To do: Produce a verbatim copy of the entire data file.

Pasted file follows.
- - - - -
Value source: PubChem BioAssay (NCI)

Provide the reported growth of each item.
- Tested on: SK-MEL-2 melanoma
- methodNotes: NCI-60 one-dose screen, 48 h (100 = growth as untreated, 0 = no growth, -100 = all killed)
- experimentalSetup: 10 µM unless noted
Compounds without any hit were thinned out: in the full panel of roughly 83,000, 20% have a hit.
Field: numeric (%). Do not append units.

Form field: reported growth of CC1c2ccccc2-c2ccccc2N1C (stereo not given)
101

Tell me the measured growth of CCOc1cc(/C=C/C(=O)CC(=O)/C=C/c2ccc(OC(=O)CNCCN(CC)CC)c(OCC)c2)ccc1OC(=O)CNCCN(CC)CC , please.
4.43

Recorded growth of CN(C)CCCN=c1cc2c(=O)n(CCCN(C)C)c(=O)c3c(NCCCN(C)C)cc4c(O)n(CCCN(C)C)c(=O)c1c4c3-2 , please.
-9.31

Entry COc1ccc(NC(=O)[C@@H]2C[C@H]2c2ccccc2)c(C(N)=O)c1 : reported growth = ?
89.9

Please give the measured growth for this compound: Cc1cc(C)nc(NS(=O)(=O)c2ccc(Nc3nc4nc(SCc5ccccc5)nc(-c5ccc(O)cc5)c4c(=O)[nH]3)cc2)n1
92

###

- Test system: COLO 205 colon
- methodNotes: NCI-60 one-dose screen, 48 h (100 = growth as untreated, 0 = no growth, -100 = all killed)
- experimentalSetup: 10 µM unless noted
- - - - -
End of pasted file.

Value source: PubChem BioAssay (NCI)

Provide the reported growth of each item.
- Tested on: SK-MEL-2 melanoma
- methodNotes: NCI-60 one-dose screen, 48 h (100 = growth as untreated, 0 = no growth, -100 = all killed)
- experimentalSetup: 10 µM unless noted
Compounds without any hit were thinned out: in the full panel of roughly 83,000, 20% have a hit.
Field: numeric (%). Do not append units.

Form field: reported growth of CC1c2ccccc2-c2ccccc2N1C (stereo not given)
101

Tell me the measured growth of CCOc1cc(/C=C/C(=O)CC(=O)/C=C/c2ccc(OC(=O)CNCCN(CC)CC)c(OCC)c2)ccc1OC(=O)CNCCN(CC)CC , please.
4.43

Recorded growth of CN(C)CCCN=c1cc2c(=O)n(CCCN(C)C)c(=O)c3c(NCCCN(C)C)cc4c(O)n(CCCN(C)C)c(=O)c1c4c3-2 , please.
-9.31

Entry COc1ccc(NC(=O)[C@@H]2C[C@H]2c2ccccc2)c(C(N)=O)c1 : reported growth = ?
89.9

Please give the measured growth for this compound: Cc1cc(C)nc(NS(=O)(=O)c2ccc(Nc3nc4nc(SCc5ccccc5)nc(-c5ccc(O)cc5)c4c(=O)[nH]3)cc2)n1
92

###

- Test system: COLO 205 colon
- methodNotes: NCI-60 one-dose screen, 48 h (100 = growth as untreated, 0 = no growth, -100 = all killed)
- experimentalSetup: 10 µM unless noted